Please email me at bahuofbengal [at] yahoo [dot] com if you have any changes to recommend.

Tuesday, September 02, 2014

Review of Indra's Net


Indra's Net: Defending Hinduism's Philosophical UnityIndra's Net: Defending Hinduism's Philosophical Unity by Rajiv Malhotra
My rating: 3 of 5 stars

In the first part of Indra’s Net, Rajiv Malhotra traces the lineage of scholars who posit a “neo-Hinduism” invented by Swami Vivekananda. The most recent of this lineage is Anantanand Rambachan of St. Olaf College, who claims that Swami Vivekananda’s reliance on direct experience is incompatible with Shankara’s reliance on sruti.

Malhotra then proceeds to show that Rambachan’s concept of Hinduism is too narrow: namely, that Shankara did not dismiss direct experience out of hand and that Sankara’s Advaita Vedanta is only one system of knowing within Hinduism. Malhotra discusses how Hinduism has evolved over time and places Swami Vivekananda squarely in the Hindu tradition.

Malhotra then discusses “digestion” of Hinduism. By digestion, he means the process by which people absorb the parts of Hinduism that they like and excrete (my word, not his) the parts they don’t like. A good example is the de-contextualization of yoga from Hinduism, whereas the rest of Hinduism is trashed.

He introduces the concept of “poison pills” to prevent the “digestion” of Hinduism into other frameworks. These poison pills include characteristics of Hinduism (karma, re-incarnation, embodied knowing, integral unity) that cannot be reconciled with the traditional tenets of Abrahamic religion and force the spiritual seeker to make a choice among religions.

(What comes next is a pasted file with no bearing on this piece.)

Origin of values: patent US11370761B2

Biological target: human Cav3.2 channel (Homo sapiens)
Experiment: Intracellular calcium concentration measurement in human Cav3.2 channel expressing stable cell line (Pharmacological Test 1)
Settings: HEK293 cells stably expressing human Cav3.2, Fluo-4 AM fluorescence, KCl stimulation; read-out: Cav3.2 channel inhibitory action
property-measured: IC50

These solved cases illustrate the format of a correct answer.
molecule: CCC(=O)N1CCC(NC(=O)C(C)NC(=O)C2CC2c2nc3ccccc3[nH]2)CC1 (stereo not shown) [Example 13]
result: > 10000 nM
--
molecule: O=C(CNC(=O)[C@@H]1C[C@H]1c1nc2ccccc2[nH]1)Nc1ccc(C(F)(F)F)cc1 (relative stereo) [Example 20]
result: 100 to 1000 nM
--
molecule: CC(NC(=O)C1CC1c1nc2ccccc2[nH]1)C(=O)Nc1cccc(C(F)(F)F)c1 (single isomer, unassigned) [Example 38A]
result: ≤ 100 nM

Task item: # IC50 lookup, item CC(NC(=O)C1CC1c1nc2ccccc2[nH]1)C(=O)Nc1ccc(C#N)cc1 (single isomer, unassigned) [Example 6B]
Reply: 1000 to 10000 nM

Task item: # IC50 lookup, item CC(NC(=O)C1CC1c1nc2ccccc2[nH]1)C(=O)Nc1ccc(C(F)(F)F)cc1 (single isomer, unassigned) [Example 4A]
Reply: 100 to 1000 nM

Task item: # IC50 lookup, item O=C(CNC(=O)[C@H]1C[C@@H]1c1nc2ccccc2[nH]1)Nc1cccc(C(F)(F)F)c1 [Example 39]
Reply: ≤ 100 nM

Indra’s Net is more accessible than Malhotra's book An Indian Challenge to Western Universalism; however, Being Different and Indra’s Net re-enforce one another. I would have to read both books several times to fully understand the concepts that Rajiv Malhotra introduces. My 3-star rating is less about the merits of the book and more about the limits of my understanding.

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Wednesday, March 12, 2014

Review of Understanding Hinduism

Understanding HinduismUnderstanding Hinduism by Oxford Center for Hindu Studies
My rating: 5 of 5 stars

This book supplements the online continuing ed course Introduction to Hinduism–History, Text, Philosophy from the Oxford Center for Hindu Studies.

Virtues of this book:

It exercises caution in inferring what archaeological finds indicate about the Indus Valley Civilization.

Similarly, it is cautious about the Aryan Invasion Theory. All it says about the Aryans:
  • AIT is a colonial construct (drawing upon Kim Knott's book Hinduism A Very Short Introduction)
  • Vedic Sanskrit has linguistic similarities with other Indo-European languages
  • We may infer that the Vedic people were agriculturists or pastoralists from their hymns
Understanding Hinduism notes that South Indian priests instructed North Indian priests in Vedic ritual after Islamic suppression of Hinduism. This is evidence of the cultural affinity between North and South (see Breaking India to see how various forces are alienating the South from the North).

I like Understanding Hinduism even better than Klaus K. Klostermaier's book A Short Introduction to Hinduism. Understanding Hinduism is the best introduction to Hinduism that I've read: therefore, I'm rating it 5 stars.